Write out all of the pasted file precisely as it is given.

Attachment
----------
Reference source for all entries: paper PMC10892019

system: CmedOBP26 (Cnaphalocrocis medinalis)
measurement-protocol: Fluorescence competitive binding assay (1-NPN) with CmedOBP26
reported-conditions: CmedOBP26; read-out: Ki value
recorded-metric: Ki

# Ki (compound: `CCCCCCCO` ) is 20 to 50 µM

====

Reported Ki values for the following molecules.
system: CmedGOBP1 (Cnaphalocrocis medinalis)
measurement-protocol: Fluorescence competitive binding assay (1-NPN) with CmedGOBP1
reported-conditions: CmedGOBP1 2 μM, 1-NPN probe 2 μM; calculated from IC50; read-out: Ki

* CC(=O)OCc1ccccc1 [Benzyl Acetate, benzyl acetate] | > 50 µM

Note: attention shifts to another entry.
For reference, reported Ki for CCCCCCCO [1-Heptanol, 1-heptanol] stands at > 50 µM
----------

Reference source for all entries: paper PMC10892019

system: CmedOBP26 (Cnaphalocrocis medinalis)
measurement-protocol: Fluorescence competitive binding assay (1-NPN) with CmedOBP26
reported-conditions: CmedOBP26; read-out: Ki value
recorded-metric: Ki

# Ki (compound: `CCCCCCCO` ) is 20 to 50 µM

====

Reported Ki values for the following molecules.
system: CmedGOBP1 (Cnaphalocrocis medinalis)
measurement-protocol: Fluorescence competitive binding assay (1-NPN) with CmedGOBP1
reported-conditions: CmedGOBP1 2 μM, 1-NPN probe 2 μM; calculated from IC50; read-out: Ki

* CC(=O)OCc1ccccc1 [Benzyl Acetate, benzyl acetate] | > 50 µM

Note: attention shifts to another entry.
For reference, reported Ki for CCCCCCCO [1-Heptanol, 1-heptanol] stands at > 50 µM